Fly Headlong into the Fray, but Look, Think — or Else
Paul Magriel, 1980
New York Times, May 25, 1980
Backgammon The eighth Big Apple Championship, sponsored by the Metropolitan Backgammon Association, was held recently in New York, with 160 participants. Robert Bishop and Mike Singer, the two finalists, agreed to share the first prize without playing because this one-night event took longer than expected. Lee Fine and Irwin Zamore were the losing semifinalists.

The final standings in this tournament were suprisingly similar to the seventh Big Apple Championship, in which Mike Singer won; Robert Bishop and Lee Fine were semifinalists.

In other results, Paul McGowan overcame Barry Greenburg in the consolation; John Barnett beat David Gustin in the intermediate.

In backgammon, mistakes can result not only from faulty analysis and evaluation, but also from simple oversight. Frequently the best play is not even considered! It is not uncommon for experienced players to overlook the correct move and settle for an inferior one. The diagrammed position, taken from a late round of play, shows how this can happen.

Black to play 4-1.
With the roll of 4-1, Black’s first concern was to cover his blot (exposed man) on the 5-point. He automatically played 6/5, making the 5-point with the 1, and then turned his attention to the play of the 4. Black realized that the 4 would not be easy — indeed, Black would have preferred not to play the 4 at all.

With only one checker back in White’s home board, Black wished to play conservatively. He rejected 8/4, 6/2, or 13/9 because they left a new blot for White to hit and so send a second man back. Reluctantly, Black played his 4, 24/20 — the only play that did not expose an extra blot.

(a) 6/5, 24/20

This proved to be a costly mistake. White next rolled a 6-2 and played 18/20*, 14/20, hitting Black and simultaneously making the 20-point. Black failed to reenter and White next remade his 18-point to form a five-in-a-row prime that ultimately won the game.

Among the four alternatives that Black looked at, 24/20 is probably the most dangerous. Moving up to the 20-point, on which White has four builders bearing, is called “coming under the gun.” It provokes White to attack Black and facilitates making the vital 20-point. If compelled to choose one of these alternatives, the least injurious would be 8/4, slotting the 4-point. Although not without risk, Black can make the 4-point and give himself a powerful home board if White doesn’t hit with a 3.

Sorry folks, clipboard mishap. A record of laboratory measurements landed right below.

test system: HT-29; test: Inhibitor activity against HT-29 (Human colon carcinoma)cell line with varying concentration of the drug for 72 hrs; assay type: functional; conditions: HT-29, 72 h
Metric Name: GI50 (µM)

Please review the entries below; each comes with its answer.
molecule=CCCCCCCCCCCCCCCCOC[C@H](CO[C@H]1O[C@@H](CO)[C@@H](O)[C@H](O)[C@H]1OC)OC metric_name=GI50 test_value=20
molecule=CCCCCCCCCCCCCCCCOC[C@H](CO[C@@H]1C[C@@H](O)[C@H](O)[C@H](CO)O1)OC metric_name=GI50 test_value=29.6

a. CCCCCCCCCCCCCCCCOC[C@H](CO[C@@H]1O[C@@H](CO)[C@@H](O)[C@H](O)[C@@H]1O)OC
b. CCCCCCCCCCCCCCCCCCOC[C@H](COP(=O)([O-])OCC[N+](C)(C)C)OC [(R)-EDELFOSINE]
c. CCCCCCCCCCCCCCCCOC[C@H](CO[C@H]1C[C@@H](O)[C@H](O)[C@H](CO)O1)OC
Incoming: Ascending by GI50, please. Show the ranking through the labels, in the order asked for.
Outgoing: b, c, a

None of the alternatives Black considered was correct. After Black rolled a 4-1, his reasoning immediately went off track when he unthinkingly played the 1, 6/5. The correct play, which Black overlooked entirely, is 5/4, 8/4, making the 4-point.

(b) 5/4, 8/4
This play takes no unnecessary risks and leaves Black in a sound position with good winning chances.

Black’s mistake, simply overlooking the best play, can happen to players at all levels, especially after long hours of play. However, such mistakes are less likely to occur if a player always considers the entire roll before playing any part of it.

Thus, it is unwise to play the “obvious” part of a roll, such as the 1 in the diagram, and then think how to complete the play. After rolling, the correct procedure is to first quickly scan the board to find all the reasonable plays. Only after this is done, and you are confident that no plays have been overlooked, can you start to decide among the alternatives. This procedure is particularly important when playing small doubles.

XG logo
Tom Keith 2013 
Money play
Centered cube
Black rolls 4-1

1296 games with VR
Checker play: 2-ply
Cube play: 3-ply Red

4-1: Game BG   Equity
1 24/20, 6/5 W
+0.0708 x  (a)
2 8/4, 6/5 W
−0.0404 (0.1112) 
3 8/4, 5/4 W
−0.0997 (0.1705)  (b)

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